“A key question is, what do you use your Dyson Sphere for?”

In 1999, Sandberg wrote a remarkable paper proposing one specific conception of how such a structure might work. It was likely enough, Sandberg wrote, that Dyson spheres would be used to power star-sized computers. After all, if our own civilization is any guide, then computing becomes an ever more important objective with time, for any advanced civilization. That’s not to say that computing would be the only possible use of a Dyson sphere. 


“A key question is, what do you use your Dyson Sphere for? And I think you can find a bunch of very different uses,” said Sandberg. “Energy collection is just one. You can, of course, talk about it as living space, which is usually what science fiction tends to do, because it creates an amazing sense of awe when you get so much space.”

But the computational hypothesis seemed to him to be one of the most attractive. Even further, Sandberg envisioned a Dyson sphere supercomputer as powering a grand-scale artificial intelligence (AI). In his 1999 paper, he playfully referred to these star-sized supercomputing lifeforms as Jupiter brains. “The term Jupiter brain was somewhat of a joke from Keith Henson and others, when they were talking about literally converting Jupiter using nano machines into a giant computer,” Sandberg explained. “There are some practical problems with that, mostly cooling, but the name is kind of quite cool to play around with.”

The 1999 paper, thoroughly exploring the computational hypothesis, has become a landmark in the history of Dyson sphere theory. It has influenced modern searches, including the largest ever search for Dyson spheres, currently being undertaken and led by Matías Suazo and Erik Zackrisson of Uppsala University. 

These searches take advantage of the fact that a Dyson sphere would be warmed by its star, making it glow brightly with infrared light. Just as a star is visible to our eyes from vast distances, due to its abundance of light, so too would be a structure that enshrouded a star, due to its abundance of heat. “The interesting thing about looking for Dyson spheres is that it allows you to sample through a large volume, because they would be visible over long distances,” Sandberg said.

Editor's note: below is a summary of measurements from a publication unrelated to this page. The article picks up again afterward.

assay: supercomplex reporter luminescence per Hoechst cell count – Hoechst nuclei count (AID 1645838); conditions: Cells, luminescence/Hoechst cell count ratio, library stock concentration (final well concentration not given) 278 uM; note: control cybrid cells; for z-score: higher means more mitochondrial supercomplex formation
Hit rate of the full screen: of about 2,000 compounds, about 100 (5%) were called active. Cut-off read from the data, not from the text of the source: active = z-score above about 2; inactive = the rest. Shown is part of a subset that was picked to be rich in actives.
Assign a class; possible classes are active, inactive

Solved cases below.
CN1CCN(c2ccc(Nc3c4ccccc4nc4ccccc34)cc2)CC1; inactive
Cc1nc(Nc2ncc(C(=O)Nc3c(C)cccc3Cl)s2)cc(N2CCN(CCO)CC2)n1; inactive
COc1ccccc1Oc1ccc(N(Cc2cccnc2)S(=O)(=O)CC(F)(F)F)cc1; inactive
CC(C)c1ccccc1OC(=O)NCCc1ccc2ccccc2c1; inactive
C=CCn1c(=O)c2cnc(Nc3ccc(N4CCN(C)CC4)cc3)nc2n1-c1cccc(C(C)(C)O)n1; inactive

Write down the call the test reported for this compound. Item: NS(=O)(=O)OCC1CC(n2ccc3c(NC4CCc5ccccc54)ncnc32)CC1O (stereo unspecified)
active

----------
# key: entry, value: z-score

While the science of searching for Dyson spheres has by now become concrete, it took a long time to get there. Until the last decade, Dyson sphere papers rarely appeared in the astronomy literature. Now, there are often multiple papers coming out every year, as illustrated by a recent review paper by Jason Wright, an astronomer at Pennsylvania State University. Why is that?

“What happened is that I think Dyson spheres might have become more thinkable. And some of that might just be that we have done better science and understand that yeah, they can be built,” Sandberg said. “Some of the groundwork on thinking about them has been laid, and that leads to the next step.“

Yet even as the idea of the Dyson sphere has become more conceivable, it retains a speculative air. There is no way of knowing with certainty what any future civilization will do. What if new physics is discovered, upending our understanding of technology? Sandberg believes the search is justified, anyways, under a risk-to-reward calculation. “If the impact is big enough, you should actually take it seriously,” he said.

Not only that, but there would be enormous implications to finding a Dyson sphere, as opposed to discovering rather pedestrian radio signals. “It would be awesome if we discovered a civilization like ours a few thousand light years away,” Sandberg says. “But if you find a Dyson sphere, you know that super civilizations are possible. That's kind of an important fact. That tells us that, okay, at least some civilizations get their act together and do pretty impressive things.”